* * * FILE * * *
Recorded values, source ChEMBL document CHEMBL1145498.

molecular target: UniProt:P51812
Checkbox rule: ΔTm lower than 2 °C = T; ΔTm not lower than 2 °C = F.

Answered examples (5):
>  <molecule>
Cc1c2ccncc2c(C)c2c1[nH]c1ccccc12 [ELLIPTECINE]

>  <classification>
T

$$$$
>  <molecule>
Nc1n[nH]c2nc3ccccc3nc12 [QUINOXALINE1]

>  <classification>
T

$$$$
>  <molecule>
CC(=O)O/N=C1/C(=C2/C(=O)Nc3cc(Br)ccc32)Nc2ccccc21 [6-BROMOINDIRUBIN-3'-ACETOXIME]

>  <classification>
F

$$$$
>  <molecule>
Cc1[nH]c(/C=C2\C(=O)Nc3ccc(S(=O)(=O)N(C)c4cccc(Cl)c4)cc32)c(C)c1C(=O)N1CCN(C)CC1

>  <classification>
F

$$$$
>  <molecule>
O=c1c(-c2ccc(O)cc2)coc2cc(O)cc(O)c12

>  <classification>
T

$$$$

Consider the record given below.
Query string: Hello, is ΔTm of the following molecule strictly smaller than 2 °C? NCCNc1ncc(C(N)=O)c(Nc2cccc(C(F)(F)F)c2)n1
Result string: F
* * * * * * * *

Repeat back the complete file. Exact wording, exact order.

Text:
Recorded values, source ChEMBL document CHEMBL1145498.

molecular target: UniProt:P51812
Checkbox rule: ΔTm lower than 2 °C = T; ΔTm not lower than 2 °C = F.

Answered examples (5):
>  <molecule>
Cc1c2ccncc2c(C)c2c1[nH]c1ccccc12 [ELLIPTECINE]

>  <classification>
T

$$$$
>  <molecule>
Nc1n[nH]c2nc3ccccc3nc12 [QUINOXALINE1]

>  <classification>
T

$$$$
>  <molecule>
CC(=O)O/N=C1/C(=C2/C(=O)Nc3cc(Br)ccc32)Nc2ccccc21 [6-BROMOINDIRUBIN-3'-ACETOXIME]

>  <classification>
F

$$$$
>  <molecule>
Cc1[nH]c(/C=C2\C(=O)Nc3ccc(S(=O)(=O)N(C)c4cccc(Cl)c4)cc32)c(C)c1C(=O)N1CCN(C)CC1

>  <classification>
F

$$$$
>  <molecule>
O=c1c(-c2ccc(O)cc2)coc2cc(O)cc(O)c12

>  <classification>
T

$$$$

Consider the record given below.
Query string: Hello, is ΔTm of the following molecule strictly smaller than 2 °C? NCCNc1ncc(C(N)=O)c(Nc2cccc(C(F)(F)F)c2)n1
Result string: F